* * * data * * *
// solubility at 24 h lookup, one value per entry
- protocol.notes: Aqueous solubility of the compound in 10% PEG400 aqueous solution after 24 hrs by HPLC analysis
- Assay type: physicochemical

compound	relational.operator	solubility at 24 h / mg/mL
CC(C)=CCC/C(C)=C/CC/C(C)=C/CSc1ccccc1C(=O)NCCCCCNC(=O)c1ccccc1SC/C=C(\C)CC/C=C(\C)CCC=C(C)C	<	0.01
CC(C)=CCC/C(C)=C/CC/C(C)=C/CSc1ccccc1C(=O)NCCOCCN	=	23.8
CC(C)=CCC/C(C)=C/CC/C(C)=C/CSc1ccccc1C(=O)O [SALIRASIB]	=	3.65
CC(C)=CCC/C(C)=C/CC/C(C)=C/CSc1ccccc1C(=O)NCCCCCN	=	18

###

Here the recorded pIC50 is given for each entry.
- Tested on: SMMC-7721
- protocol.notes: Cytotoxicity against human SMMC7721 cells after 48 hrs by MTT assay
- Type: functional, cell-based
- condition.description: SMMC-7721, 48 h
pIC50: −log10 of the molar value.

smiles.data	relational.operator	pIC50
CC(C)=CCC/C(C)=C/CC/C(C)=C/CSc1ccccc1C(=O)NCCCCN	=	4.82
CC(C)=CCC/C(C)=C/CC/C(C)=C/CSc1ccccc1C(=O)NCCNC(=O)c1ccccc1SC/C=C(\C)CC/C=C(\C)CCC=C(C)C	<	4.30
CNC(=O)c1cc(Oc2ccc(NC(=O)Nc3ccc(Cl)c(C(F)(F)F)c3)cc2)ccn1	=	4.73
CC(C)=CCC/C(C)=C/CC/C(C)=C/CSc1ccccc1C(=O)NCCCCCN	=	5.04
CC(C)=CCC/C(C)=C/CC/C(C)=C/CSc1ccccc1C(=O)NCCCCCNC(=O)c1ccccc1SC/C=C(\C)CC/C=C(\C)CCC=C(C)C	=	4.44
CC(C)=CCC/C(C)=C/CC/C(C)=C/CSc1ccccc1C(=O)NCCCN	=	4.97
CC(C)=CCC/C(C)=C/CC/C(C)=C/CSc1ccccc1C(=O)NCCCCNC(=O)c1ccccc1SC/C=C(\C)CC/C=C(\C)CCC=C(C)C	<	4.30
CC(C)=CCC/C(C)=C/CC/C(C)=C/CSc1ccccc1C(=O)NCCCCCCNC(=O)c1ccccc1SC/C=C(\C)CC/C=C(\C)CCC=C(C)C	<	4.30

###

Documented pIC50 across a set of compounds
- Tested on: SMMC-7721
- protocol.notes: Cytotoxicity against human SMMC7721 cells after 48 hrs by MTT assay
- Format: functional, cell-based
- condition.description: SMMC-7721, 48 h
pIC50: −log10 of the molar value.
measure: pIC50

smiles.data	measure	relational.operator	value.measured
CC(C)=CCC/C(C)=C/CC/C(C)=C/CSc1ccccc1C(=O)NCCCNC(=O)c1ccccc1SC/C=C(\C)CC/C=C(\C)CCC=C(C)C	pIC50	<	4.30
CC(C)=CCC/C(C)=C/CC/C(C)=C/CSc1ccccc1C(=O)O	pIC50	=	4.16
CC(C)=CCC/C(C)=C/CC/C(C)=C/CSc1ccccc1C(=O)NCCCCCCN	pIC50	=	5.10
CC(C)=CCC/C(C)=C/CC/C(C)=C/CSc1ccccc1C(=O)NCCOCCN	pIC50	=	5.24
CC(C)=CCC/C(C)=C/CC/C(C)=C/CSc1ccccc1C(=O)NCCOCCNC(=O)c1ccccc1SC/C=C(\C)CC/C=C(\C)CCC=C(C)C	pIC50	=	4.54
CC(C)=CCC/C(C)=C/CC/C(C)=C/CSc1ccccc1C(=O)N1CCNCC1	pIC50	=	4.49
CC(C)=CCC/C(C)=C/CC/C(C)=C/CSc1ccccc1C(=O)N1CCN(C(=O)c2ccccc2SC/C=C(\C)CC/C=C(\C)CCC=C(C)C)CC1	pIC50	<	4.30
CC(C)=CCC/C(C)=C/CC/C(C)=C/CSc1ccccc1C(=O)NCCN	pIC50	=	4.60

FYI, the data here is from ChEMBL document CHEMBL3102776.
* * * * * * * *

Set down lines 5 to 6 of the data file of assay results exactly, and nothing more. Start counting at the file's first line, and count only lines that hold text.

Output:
CC(C)=CCC/C(C)=C/CC/C(C)=C/CSc1ccccc1C(=O)NCCCCCNC(=O)c1ccccc1SC/C=C(\C)CC/C=C(\C)CCC=C(C)C	<	0.01
CC(C)=CCC/C(C)=C/CC/C(C)=C/CSc1ccccc1C(=O)NCCOCCN	=	23.8